Area Forecast Discussion
Issued by NWS Paducah, KY

Home | Current Version | Previous Version | Graphics & Text | Print | Product List | Glossary Off
Versions: 1 2 3 4 5 6 7 8 9 10 11 12 13 14 15 16 17 18 19 20 21 22 23 24 25 26 27 28 29 30 31 32 33 34 35 36 37 38 39 40

FXUS63 KPAH 241726

Area Forecast Discussion
National Weather Service Paducah KY
1227 PM CDT SUN APR 24 2016

Issued at 1227 PM CDT Sun Apr 24 2016

Updated aviation discussion only.


.SHORT TERM...(Today through Tuesday)
Issued at 325 AM CDT Sun Apr 24 2016

Widespread dense fog has already developed over the eastern half
of southern Illinois and most of west Kentucky, and it is
beginning to develop over southwest Indiana. With no increase in
winds or clouds expected in these areas, see no reason why it will
not get even thicker through daybreak. We will be issuing a Dense
Fog Advisory for areas along and east of a line from Mt Vernon
Illinois to Hickman Kentucky through 9 AM. This is nearly the
exact area covered by the low clouds yesterday. Westward expansion
of dense fog is not likely due to some light southeasterly winds
that have been persistent over southeast Missouri and adjacent
areas of southern Illinois, but we will keep an eye on it for
possible expansion later this morning.

A storm system will move out of Wyoming and into the northern
Plains today, and then through the Upper Midwest tonight before
being squashed by confluent flow as it moves into the Great Lakes
on Monday. Over our region this will initially push the upper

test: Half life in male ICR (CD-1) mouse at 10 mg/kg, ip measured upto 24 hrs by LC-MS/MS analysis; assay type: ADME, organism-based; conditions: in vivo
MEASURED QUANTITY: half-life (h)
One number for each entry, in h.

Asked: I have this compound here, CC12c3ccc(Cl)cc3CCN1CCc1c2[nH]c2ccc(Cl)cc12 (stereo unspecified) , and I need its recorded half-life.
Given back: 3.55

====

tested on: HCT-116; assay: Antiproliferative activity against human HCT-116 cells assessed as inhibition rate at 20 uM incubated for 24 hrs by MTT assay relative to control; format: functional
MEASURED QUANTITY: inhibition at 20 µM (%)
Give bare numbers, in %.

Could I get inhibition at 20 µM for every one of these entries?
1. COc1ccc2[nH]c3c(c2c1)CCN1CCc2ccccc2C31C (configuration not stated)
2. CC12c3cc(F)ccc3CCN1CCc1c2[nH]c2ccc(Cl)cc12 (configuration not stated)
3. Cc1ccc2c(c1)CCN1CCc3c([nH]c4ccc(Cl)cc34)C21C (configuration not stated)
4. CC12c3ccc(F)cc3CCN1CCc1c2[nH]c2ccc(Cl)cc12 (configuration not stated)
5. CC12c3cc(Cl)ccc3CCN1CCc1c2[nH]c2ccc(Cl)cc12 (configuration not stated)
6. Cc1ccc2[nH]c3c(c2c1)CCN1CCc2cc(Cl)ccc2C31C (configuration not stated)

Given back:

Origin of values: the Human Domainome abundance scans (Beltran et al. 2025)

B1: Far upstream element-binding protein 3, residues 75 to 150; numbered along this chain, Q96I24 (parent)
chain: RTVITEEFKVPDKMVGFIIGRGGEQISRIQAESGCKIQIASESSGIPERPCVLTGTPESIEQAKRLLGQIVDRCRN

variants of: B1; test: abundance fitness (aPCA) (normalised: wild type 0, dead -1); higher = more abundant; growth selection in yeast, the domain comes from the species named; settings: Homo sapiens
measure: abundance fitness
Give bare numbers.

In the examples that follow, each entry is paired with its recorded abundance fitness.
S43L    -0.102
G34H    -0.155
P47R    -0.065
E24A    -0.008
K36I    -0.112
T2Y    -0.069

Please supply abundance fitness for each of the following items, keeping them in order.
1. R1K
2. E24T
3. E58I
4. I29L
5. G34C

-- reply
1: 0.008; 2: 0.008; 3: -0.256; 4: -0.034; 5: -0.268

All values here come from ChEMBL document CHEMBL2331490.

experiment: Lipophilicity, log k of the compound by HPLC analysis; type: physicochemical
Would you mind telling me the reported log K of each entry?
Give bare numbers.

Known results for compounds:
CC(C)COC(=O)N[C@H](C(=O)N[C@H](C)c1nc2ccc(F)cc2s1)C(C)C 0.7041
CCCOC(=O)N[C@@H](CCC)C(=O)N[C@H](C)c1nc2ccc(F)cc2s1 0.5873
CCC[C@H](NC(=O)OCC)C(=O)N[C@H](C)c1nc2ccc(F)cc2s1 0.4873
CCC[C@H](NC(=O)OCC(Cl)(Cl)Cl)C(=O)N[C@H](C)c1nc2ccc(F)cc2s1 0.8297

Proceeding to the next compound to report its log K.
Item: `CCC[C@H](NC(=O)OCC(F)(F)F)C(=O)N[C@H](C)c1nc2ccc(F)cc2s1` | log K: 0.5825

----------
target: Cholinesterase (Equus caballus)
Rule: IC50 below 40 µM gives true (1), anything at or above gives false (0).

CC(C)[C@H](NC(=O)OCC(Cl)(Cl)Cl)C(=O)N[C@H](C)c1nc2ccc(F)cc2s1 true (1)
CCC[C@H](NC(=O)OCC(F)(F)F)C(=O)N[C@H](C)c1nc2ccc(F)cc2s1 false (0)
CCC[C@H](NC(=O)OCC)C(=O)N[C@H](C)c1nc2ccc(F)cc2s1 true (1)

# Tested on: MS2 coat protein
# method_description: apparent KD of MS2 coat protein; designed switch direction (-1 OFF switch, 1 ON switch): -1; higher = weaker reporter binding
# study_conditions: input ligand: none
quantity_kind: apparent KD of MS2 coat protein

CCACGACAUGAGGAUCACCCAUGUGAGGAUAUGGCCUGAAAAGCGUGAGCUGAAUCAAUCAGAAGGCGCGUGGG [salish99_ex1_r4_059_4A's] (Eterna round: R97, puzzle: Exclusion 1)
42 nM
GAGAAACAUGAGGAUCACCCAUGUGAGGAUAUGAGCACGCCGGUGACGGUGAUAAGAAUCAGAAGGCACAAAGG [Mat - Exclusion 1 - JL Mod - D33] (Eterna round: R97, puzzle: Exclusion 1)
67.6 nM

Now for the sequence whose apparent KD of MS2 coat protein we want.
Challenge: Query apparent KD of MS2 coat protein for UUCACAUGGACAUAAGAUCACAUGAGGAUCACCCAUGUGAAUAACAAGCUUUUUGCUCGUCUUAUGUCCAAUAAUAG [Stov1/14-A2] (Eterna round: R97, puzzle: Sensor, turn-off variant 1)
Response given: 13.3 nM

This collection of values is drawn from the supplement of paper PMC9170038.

ridge line east of the area today, and eventually result in
nearly zonal flow by Monday. At the surface, a cold front will end
up parallel to the flow aloft well to our north Monday into
Monday night.

South winds will develop today, and continue through the remainder
of the short term period. The strongest winds should occur on
Monday when some gusts may approach 30 mph. There will be plenty
of sunshine today, after the fog burns off, and Monday. We will
lean toward the warm side of guidance for highs today and Monday,
but will stay close to the consensus of guidance for lows tonight.

Monday night into Tuesday upper-level ridging will develop over
the region as a larger storm system pushes into the Rockies. This
will result in surface cyclogenesis over western Kansas and
will activate the old surface boundary as a warm front somewhere
across central or northern Missouri. Low-level moisture will be
increasing across our area through this period, and if it is
robust enough, there could be some elevated showers or
thunderstorms over much of the region mainly late Monday night
into Tuesday morning. Confidence in the intensity of this moist
advection is low, so will keep PoPs at slight chance levels over
the entire area, except the far southeast which will remain dry.

The 00Z GFS and ECMWF generate quite a bit of QPF near and north
of the surface boundary Tuesday afternoon. The GFS has it south of
the boundary over the northeast third of our area, while the ECMWF
keeps it north of the boundary and to the northeast of our area.
Really prefer the ECMWF, but will have chance PoPs over the
Evansville Tri State on Tuesday just to be safe.

Monday night will see increasing surface dewpoints and cloud
cover, as well as modestly strong south winds, so it will be mild.
Went above guidance for lows. High temperatures on Tuesday will be
dependent on the extent/persistence of cloud cover, and if/how